There’s a fine art to making cocktails, and knowing what kind of ice to use is one of the most fundamental lessons. While most people will content themselves with standard ice cubes, the connoisseur should develop an understanding of how different types of ice can affect a drink.
Take crushed ice. You’ll find crushed ice machines in most bars that take their cocktails seriously, but why is crushed ice used?
The main reason people use crushed ice in cocktails is because it melts a lot faster. Crushed ice is made of lots of smaller pieces, so it doesn’t hold its coldness as effectively as ice cubes. That can be a bad thing in certain drinks, but it’s vital with several popular cocktails. It’s usually cocktails prepared in hot weather that require crushed ice – a perfectionist knows you can’t make a proper mint julep, pina colada, or margarita without it. These drinks are meant to be served ice cold, and crushed ice gets them that way in a hurry.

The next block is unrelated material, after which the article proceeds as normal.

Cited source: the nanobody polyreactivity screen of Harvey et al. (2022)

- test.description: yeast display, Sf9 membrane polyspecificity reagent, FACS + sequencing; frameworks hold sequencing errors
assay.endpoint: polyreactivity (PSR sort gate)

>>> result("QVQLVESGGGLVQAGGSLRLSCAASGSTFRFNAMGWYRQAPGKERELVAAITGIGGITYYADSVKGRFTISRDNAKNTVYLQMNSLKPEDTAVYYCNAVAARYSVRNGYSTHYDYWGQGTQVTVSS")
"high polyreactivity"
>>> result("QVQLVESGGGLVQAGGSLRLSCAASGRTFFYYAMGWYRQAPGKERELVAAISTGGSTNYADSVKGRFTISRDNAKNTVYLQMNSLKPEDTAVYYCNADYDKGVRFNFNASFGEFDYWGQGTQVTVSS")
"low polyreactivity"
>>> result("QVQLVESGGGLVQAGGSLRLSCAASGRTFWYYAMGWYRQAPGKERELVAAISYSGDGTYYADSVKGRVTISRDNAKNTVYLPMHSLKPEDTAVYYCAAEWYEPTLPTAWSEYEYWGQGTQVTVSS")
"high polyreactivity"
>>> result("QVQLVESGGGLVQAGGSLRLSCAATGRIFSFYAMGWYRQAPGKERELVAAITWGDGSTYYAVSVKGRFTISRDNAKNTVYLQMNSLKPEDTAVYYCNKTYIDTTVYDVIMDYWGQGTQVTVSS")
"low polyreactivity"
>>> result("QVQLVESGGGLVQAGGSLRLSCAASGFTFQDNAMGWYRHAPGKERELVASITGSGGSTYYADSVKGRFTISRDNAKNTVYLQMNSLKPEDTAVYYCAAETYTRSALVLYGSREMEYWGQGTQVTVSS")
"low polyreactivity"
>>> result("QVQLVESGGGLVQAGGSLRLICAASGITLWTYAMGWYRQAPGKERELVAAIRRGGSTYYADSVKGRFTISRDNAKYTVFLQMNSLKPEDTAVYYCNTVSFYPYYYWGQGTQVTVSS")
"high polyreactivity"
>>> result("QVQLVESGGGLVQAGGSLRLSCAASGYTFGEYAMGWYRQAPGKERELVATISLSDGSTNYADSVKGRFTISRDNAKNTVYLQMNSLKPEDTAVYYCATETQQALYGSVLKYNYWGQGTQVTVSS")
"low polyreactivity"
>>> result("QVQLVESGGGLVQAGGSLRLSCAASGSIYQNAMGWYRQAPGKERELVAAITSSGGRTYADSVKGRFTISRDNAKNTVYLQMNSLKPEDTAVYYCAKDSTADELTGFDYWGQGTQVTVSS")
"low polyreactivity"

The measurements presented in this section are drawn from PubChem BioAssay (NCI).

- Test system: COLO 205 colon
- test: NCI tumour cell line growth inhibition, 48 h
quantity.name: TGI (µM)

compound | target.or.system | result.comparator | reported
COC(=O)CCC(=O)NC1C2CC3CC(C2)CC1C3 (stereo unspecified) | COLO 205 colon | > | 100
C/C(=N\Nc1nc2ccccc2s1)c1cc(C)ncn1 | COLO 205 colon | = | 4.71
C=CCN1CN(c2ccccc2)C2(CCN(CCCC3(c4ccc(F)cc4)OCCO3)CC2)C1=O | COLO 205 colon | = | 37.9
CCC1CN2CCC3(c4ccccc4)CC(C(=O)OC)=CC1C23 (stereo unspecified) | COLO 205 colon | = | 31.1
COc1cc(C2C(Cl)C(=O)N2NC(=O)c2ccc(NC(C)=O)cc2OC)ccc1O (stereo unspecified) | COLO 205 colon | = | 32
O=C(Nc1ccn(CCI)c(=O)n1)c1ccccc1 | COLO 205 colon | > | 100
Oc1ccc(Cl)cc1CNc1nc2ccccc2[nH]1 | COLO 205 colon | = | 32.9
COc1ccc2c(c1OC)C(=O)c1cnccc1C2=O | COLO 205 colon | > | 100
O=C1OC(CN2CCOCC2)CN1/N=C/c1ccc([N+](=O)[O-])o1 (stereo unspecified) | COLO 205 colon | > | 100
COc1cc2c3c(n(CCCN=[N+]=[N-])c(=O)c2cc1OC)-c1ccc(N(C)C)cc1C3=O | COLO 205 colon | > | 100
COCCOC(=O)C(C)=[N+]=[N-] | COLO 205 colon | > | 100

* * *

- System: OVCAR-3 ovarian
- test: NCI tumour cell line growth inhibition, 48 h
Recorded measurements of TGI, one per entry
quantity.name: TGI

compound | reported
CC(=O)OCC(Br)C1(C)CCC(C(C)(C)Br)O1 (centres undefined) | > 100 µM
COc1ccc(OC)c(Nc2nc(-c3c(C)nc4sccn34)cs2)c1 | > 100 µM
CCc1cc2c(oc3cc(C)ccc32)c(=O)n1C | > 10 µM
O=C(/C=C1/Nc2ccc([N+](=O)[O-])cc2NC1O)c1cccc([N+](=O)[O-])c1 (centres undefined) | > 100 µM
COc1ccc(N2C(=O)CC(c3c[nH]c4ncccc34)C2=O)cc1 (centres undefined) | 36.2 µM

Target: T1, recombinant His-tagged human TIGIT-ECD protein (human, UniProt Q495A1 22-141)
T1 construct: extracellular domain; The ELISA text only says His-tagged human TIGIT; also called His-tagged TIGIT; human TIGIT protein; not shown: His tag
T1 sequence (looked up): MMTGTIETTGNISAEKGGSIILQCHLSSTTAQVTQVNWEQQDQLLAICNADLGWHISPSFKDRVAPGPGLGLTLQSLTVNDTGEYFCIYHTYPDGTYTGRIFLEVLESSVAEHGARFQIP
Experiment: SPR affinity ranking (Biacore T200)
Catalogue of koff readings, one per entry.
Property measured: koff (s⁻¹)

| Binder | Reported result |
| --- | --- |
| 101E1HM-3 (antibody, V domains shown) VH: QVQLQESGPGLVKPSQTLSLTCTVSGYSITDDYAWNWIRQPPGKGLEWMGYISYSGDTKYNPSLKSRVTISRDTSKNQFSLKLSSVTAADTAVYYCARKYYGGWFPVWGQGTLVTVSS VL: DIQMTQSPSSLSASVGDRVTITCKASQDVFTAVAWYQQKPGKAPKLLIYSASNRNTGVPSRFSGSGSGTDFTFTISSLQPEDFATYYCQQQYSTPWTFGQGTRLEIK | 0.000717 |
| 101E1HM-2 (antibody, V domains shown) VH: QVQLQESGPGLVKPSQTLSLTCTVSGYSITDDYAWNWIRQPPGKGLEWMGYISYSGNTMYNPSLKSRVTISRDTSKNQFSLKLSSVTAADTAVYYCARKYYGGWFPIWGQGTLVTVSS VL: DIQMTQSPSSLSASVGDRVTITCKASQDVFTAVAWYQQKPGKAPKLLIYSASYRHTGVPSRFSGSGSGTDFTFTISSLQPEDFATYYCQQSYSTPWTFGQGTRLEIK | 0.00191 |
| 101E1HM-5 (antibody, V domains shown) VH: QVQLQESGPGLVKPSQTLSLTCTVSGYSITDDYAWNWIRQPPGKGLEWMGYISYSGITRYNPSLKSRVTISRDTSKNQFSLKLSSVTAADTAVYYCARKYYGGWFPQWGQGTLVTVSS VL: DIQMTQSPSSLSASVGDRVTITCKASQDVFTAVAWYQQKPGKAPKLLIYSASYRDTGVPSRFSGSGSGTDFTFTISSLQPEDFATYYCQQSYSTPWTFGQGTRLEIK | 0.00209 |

Ice is added to cocktails for a number of reasons, but the central purpose is usually to add a little water. Most types of alcohol benefit from water – it serves to volatize flavour compounds and enrich the drink. Crushed ice waters down a cocktail quickly, so immediate consumption isn’t a problem and stronger drinks are much easier to handle.
Finally, a crushed ice machine lets people know you know how to make a mean cocktail. Sure, it’s easy to buy the right glasses and pick up a fancy shaker, but using crushed ice instead of sticking to cubes shows that you really know what you’re doing, and that alone makes it a worthy addition to your bar.
Crushed ice isn’t used in all cocktails, but it’s an important enough part of many tipples to make a crushed ice machine a solid investment.